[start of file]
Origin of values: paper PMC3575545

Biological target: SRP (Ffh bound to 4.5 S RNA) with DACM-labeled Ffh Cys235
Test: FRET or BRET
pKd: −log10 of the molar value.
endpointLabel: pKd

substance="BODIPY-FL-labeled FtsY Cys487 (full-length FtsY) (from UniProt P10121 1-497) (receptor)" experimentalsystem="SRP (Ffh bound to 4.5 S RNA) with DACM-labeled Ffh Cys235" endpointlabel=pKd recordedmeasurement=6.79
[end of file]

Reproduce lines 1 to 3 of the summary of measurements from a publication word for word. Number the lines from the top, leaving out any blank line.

Origin of values: paper PMC3575545

Biological target: SRP (Ffh bound to 4.5 S RNA) with DACM-labeled Ffh Cys235
Test: FRET or BRET